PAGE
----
July is in, jumpers are on!
  |  First Published: July 2014

The mild start to winter has had local anglers scratching their heads, puzzled at the lack of the normal cold snaps which usually supply our region with the usual winter species in good numbers. Hopefully by the time you read this we’ve had more cold snaps, causing the winter species to show up in big numbers.

Local creeks have still been producing solid numbers of barra and jacks, with the schooling mentality usually associated with winter barra only just kicking off. Winter is as good a time as any for targeting those monster barra, with local anglers finding clusters of these in our local Cleveland and Bowling Green Bay, and associated rivers and creeks.

Relentless winds haven’t seen too many reports coming back from the reef and beyond. Reports from bigger boats, able to take on the 15-25s comfortably, have said that trout and red-throat emperor have been in good numbers in the shallower areas with a good rubble bottom and scattered bommies.

Around Magnetic island and Cleveland Bay, reports are still steady with good sessions producing school-sized Spanish mackerel to 10kg. Smatterings of 20kg+ fish are also being whispered about. More reports of these bigger fish should become frequent throughout this month, so keep an ear out.

The usual bycatch when mack fishing, namely tuna and GTs, have also been keeping arms stretched between Spaniards. Trolling has been getting the best results, with throwing metals around the pylons in the shipping channel another viable option, particularly for smaller vessels.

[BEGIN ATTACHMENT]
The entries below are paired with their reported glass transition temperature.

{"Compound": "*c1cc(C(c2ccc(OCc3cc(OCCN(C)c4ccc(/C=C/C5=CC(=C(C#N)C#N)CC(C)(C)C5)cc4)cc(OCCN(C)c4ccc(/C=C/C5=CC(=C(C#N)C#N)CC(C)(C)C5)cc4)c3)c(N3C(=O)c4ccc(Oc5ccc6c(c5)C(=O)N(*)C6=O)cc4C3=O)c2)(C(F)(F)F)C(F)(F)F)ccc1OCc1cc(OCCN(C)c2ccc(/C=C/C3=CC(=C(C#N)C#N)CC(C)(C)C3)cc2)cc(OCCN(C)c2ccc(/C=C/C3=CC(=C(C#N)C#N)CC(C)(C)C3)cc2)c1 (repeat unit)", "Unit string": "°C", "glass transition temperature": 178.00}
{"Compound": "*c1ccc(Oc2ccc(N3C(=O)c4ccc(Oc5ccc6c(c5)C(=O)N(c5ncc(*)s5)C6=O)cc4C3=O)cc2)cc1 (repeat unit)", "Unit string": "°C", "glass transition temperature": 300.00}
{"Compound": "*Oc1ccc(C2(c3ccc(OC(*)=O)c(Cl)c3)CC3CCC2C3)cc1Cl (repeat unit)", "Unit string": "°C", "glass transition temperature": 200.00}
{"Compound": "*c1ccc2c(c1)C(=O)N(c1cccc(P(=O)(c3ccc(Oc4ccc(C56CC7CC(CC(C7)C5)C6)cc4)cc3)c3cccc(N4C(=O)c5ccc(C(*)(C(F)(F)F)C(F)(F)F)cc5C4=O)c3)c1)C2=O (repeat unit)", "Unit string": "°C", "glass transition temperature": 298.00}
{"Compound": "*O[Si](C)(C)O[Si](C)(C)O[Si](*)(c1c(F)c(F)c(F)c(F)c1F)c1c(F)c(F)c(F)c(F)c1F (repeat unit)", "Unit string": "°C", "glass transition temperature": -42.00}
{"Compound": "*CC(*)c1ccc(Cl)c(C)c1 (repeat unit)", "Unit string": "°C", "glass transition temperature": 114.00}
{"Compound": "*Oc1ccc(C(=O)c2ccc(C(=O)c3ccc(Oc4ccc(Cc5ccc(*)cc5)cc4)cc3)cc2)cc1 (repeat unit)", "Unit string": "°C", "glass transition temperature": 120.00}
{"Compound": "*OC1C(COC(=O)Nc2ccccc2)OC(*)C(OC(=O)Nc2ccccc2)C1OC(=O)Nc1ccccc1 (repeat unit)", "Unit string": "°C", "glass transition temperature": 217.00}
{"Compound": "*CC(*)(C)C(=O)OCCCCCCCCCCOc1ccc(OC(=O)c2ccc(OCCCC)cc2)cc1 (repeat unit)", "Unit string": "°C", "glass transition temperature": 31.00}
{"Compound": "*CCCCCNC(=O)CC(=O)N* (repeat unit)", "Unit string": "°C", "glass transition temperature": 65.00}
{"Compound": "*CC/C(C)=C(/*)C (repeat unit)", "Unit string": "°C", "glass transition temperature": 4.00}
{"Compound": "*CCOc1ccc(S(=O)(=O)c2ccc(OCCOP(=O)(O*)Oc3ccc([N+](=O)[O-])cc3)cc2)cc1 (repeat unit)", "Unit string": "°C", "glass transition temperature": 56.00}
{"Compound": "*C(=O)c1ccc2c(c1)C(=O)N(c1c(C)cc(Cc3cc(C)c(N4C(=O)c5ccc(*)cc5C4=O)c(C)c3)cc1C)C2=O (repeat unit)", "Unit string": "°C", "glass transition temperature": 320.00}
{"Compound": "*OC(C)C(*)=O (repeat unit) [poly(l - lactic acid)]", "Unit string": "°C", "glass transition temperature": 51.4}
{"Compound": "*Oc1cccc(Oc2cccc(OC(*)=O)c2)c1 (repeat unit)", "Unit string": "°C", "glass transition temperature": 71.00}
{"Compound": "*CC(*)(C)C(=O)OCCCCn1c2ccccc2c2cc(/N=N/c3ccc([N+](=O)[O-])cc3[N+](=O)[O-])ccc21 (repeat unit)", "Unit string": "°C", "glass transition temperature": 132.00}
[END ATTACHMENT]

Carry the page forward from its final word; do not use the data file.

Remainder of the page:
Further afield the shoals have been producing Spanish mackerel, tuna and better numbers of billfish. Bait congregations at the 30m mark have been the key, with focus on pressured bait balls often ‘columned’ in appearance by marauding marlin. Methods producing recently have been teasing and switching with live baits or simply trolling rigged small baits or small skirted lures such as Pakulas. With the fish being small early on, keep the hook size down to maintain better hook-ups, and stick to circle hooks where possible rather than the standard J design. This will make the fish easier to unhook, and increase their chances of survival. Be prepared for the odd large sailfish to jump on, so don’t go too under gunned if you can help it!

One of the benefits of trolling around the 30m mark is uncovering of some fantastic red grounds. Keep your eyes pealed for isolated lumps, as a drift on these are likely to produce good size red emperor or large-mouth nannygai (saddletail snapper). Fresh strip baits of tuna or mackerel or even live baits are definitely the choice for these bottom dwellers.


Back inshore, with our winter now apparently underway, better numbers of whiting, flathead and bream should keep those bread-and-butter anglers happy. The casino rock wall and Lakes area around Castletown are solid breaming locations, with the northern beaches being the pick when targeting flathead and whiting.

If the lure of monster barramundi is still too strong, have a sound around in systems like the Haughton, Crocodile and not to forget the Bohle River for congregated schools of barramundi. Equipment such as the Humminbird Sidescan units are top shelf, with schools quite easy to find.

While you’re fishing for barra, be prepared for winter runs of blue salmon. These fish are usually in better numbers through winter, and I have been told they are good on the BBQ fresh after a day of fishing, along with a suitable amber beverage of course!

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